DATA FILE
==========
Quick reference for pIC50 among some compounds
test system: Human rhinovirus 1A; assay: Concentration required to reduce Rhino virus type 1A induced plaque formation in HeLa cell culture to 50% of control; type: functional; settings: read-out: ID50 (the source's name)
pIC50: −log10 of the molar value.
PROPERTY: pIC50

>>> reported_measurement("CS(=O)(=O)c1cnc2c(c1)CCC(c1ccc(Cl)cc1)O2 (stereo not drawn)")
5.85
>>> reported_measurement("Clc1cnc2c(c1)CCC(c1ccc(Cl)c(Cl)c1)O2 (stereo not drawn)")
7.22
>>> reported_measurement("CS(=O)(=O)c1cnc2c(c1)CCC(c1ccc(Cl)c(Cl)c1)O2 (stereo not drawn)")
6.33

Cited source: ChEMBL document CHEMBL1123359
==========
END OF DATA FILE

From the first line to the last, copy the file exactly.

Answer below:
Quick reference for pIC50 among some compounds
test system: Human rhinovirus 1A; assay: Concentration required to reduce Rhino virus type 1A induced plaque formation in HeLa cell culture to 50% of control; type: functional; settings: read-out: ID50 (the source's name)
pIC50: −log10 of the molar value.
PROPERTY: pIC50

>>> reported_measurement("CS(=O)(=O)c1cnc2c(c1)CCC(c1ccc(Cl)cc1)O2 (stereo not drawn)")
5.85
>>> reported_measurement("Clc1cnc2c(c1)CCC(c1ccc(Cl)c(Cl)c1)O2 (stereo not drawn)")
7.22
>>> reported_measurement("CS(=O)(=O)c1cnc2c(c1)CCC(c1ccc(Cl)c(Cl)c1)O2 (stereo not drawn)")
6.33

Cited source: ChEMBL document CHEMBL1123359